Monday, June 22, 2009

US Open and Nascar not as uncorrelated as initially believed

I have had some free time during the summer to break out my rusty golf game and hopefully return myself to a bogey golfer. I have not had enough time to drop below that level yet, but then again this recession is not over.

So as the US Open approached I was excited. Having recently traversed links over the past two months in Nebraska, Iowa, Florida, Massachusetts and New Hampshire gave me a better vantage point to view the Open. As I watched this weekend the personal experience with the difficulties of target golf I could sympathize with the golfers. However, I only have a basic understanding of the distances at Bethpage, which set it apart from the amateur links I have been frequenting.

So what does this have to do with NASCAR. Clearly the audiences are if not completely mutual exclusive, show little overlap. However, this is not about the audience, instead it is the psychology of the audience which I think are closer than the prima facie evidence infer.

Here is the breakdown of NASCAR fans (both are approximated by

The golf's statistics approximated by attendance to the USGA's website.

So as expected the golf viewers have more income, are more diverse (from low levels) and are older. Also as expected more NASCAR fans are more female and less collegiate experience.

However, like I said on the face it would appear to be different audiences, but if we get into the core of what the sports are about, how they create dran, the diametrically opposite pull of tragedy and comedy, are the same. But first, let me offer the counterpoint before I continue with my hypothesis.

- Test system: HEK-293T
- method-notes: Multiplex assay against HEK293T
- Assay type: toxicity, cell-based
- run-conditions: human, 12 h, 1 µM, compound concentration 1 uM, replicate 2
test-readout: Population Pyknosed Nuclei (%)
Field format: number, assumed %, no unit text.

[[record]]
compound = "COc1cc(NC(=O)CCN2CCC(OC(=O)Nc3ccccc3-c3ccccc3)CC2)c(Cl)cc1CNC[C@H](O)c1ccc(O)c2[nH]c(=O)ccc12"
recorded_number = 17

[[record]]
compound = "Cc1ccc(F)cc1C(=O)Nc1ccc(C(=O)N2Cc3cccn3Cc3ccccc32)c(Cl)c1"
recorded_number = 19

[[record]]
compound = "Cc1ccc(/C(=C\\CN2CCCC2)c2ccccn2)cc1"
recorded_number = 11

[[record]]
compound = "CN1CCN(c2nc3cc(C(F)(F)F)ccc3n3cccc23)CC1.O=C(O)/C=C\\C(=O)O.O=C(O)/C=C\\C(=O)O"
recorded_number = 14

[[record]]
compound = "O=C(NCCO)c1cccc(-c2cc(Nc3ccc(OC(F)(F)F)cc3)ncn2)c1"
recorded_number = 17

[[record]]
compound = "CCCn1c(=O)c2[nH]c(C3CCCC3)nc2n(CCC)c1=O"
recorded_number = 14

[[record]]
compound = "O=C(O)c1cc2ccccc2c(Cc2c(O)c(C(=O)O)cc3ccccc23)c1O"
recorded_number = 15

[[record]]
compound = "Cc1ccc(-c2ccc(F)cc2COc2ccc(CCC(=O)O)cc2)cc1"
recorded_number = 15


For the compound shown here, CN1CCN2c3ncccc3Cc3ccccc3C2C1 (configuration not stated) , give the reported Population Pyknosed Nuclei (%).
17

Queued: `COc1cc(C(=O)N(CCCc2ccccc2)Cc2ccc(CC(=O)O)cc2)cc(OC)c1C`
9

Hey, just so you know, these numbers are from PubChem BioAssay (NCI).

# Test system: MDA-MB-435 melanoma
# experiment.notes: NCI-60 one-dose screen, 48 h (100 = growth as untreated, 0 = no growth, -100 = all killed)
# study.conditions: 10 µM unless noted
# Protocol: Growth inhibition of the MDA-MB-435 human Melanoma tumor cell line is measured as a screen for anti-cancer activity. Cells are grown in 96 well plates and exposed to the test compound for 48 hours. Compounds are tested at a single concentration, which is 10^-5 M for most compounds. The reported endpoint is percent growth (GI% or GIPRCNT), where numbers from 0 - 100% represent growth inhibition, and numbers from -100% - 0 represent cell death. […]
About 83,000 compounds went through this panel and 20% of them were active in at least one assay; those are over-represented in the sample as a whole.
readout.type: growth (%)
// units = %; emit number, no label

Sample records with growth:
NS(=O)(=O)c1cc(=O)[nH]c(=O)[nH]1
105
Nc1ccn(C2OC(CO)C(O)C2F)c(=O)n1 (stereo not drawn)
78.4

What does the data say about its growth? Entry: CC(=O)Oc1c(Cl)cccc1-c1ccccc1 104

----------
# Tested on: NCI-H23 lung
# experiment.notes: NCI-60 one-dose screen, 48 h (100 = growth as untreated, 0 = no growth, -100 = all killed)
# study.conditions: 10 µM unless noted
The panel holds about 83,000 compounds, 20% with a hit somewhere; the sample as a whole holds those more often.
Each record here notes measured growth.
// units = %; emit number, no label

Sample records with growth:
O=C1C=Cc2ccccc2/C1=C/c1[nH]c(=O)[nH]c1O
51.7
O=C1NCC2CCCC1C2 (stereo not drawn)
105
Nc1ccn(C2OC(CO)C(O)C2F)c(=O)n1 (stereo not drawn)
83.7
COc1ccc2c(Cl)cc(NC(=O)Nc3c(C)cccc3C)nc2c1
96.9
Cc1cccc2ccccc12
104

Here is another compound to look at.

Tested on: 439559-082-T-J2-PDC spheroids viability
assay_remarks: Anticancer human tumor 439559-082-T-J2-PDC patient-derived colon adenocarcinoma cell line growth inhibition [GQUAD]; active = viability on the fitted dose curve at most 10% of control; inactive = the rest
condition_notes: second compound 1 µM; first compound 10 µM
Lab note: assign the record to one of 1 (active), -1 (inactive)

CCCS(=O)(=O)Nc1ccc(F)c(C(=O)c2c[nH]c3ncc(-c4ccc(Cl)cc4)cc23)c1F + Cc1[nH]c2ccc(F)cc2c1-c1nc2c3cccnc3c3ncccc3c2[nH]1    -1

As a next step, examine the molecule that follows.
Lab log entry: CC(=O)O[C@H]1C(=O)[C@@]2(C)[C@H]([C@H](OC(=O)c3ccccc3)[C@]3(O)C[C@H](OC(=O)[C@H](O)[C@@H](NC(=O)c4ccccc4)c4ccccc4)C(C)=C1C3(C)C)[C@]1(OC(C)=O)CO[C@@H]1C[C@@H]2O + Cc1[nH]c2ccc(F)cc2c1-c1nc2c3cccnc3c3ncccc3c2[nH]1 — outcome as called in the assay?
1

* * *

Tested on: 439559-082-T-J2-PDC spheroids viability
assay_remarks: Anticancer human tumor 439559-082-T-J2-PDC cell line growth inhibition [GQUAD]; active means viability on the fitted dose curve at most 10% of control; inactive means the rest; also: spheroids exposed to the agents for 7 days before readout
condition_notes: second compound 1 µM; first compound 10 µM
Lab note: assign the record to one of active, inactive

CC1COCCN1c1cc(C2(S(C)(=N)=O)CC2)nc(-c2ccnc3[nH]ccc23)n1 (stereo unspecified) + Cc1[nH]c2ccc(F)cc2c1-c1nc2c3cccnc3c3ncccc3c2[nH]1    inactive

One can view the final round today as watching Phil Mickelson move closer to his first US Open victory. NBC & ESPN play up the moral courage it takes for him to be out there when his spouse faces a mortal challenge in cancer.

Something I take offense to as, I find that personal life obstacles are usually avoided by burying oneself into his career or job, which is what Phil is doing. That is, hiding away from his personal duties by playing, rather than chivalarously playing for his wife that the networks trumpet. For more examples see A-Rod's divorce statistics or Ross Johsnon's work ethic while his son was ill.

I intend that the audience is more inclined to watch Barnes mimic Van de Velde's 1999 British Open, or perhaps if it is more suitable to your taste Norman's collapse at Augusta in 1996. Look at the parrallels:
  • Norman 13 under entering the final round. Faldo -7 and 6 behind
  • Barnes 8 under entering the final round. Mickelson -2 and 6 behind.
So what are people watching? Mickelson's 2 under for the day as I write, or Barnes' +7 on the day. Most people will boldly proclaim without a moments thought that they wish to watch winners win, but I don't think the facts play out.

Now with NASCAR I am certain I do not understand the nuances of the racing event where you "turn left." However, I do watch Formula One where you accelerate, brake, turn right, left, make hairpin turns and 90 degree turns as well. If you wish to watch racing this is a great championship season to spectate. I do know having watched several NASCAR races that the highlights of the events for myself and the cohorts I watched with was when a large crash took out hopefully a few, but optimistically half the field.

So this has been a long-winded reason to explain that the underlying drama of both events is not the par excellence but the bringing back of these sporting gods to the realm of mortal men. If you spent the time on Saturday to watch US Open group after group hit the same shot over and over and all land within three feet of each other and 10 feet of the hole. Therefore, I picked up my book and started reading. However, when a player shanked his ball into the high turf, that is when I put my reading material down to watch the fallen angel return to my plane of existence.

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